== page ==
• Stuart Jeffery

Common(wealth) Knowledge #9: Aboriginal cultural fishing rights

An in-depth look at a topic you might not know much about.

Two weeks ago, I wrote Common(wealth) Knowledge #6, which looked at protections given to Aboriginal and Torres Strait Islanders in constitutional law. Due to ongoing public conversations about the Indigenous Voice to Parliament, 6 News has decided that this series will also continue to look at the development of Aboriginal and Torres Strait Islander rights.


Several weeks ago, it was discovered that the New South Wales government had failed to enact legislation passed in 2009 to decriminalise Aboriginal cultural fishing. Therefore, in this edition of Common(wealth) Knowledge, I will look at the development of protections for cultural fishing rights, especially post-Mabo v Queensland (No 2) (1992).


There are protections for Aboriginal and Torres Strait Islander fishing rights under both statute law (legislation) and common law (court decisions). The Commonwealth’s legislative jurisdiction comes from Section 51(x) of the Constitution, allowing it to pass laws regarding fisheries that are outside of Australia’s territorial seas.


Section 53(1) of the Fisheries Act 1988 (NT) provides that if the Northern Territory government wants to limit the traditional fishing rights of Aboriginal peoples, they must make it expressly clear that the limitations apply to them. Traditional fishing rights, including means used to fish and related practices, are protected unless the government says otherwise. Section 51(2) makes it clear that the provision applies only to traditional fishing, by excluding “commercial activity” from the exception. While it is possible to create fishing reserves, within 2 kilometres of the beach, that are limited to Aboriginal people, Section 12(1) of the Aboriginal Land Act 1978 (NT) requires that public “commercial, environment and recreational interests” that may be affected by giving exclusive access to Aboriginal peoples must be considered, along with whether the exclusive access is consistent with traditional laws and customs.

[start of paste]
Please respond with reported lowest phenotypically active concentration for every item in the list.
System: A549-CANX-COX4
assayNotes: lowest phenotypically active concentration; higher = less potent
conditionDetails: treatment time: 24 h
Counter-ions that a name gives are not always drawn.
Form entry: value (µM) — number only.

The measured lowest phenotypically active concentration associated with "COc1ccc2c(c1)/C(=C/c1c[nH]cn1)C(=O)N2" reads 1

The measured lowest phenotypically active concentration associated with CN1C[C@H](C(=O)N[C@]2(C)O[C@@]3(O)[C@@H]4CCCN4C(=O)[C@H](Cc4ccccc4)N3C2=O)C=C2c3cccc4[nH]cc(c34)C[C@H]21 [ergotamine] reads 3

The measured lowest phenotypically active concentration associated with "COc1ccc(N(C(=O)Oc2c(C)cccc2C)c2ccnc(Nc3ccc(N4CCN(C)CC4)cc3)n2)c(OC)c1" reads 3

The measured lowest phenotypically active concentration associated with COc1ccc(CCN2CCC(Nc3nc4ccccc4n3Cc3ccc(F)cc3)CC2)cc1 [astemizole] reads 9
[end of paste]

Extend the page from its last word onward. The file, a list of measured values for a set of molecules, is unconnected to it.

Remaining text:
Statutory fishing rights in the Torres Strait have become particularly complicated, as both Queensland and the Commonwealth government have jurisdiction. The Torres Strait was annexed by Queensland in 1879, but the Torres Strait Regional Authority, which has administrative responsibility in the region, answers to the Minister for Indigenous Australians, via the Department of the Prime Minister and Cabinet. To make things even more complicated, the Torres Strait Island Region was established under the Local Government (Community Government Areas) Act 2004 (Qld), as a council-level government in Queensland.


Under Section 16(m) of the Torres Strait Fisheries Act 1984 (Cth), the Minister for Agriculture, Fisheries and Forestry can prohibit fishing certain wildlife, but cannot prohibit the taking of those fish for “community fishing or traditional fishing” by Torres Strait Islander peoples. However, the means for carrying out traditional fishing can be limited. In addition, the Australian Law Reform Commission points out that the Act does not regulate “non-traditional” fishing by Torres Strait Islander peoples, leaving that to the Queensland government, meaning non-traditional fishing can be given more freedom if Queensland chooses not to regulate how it is carried out.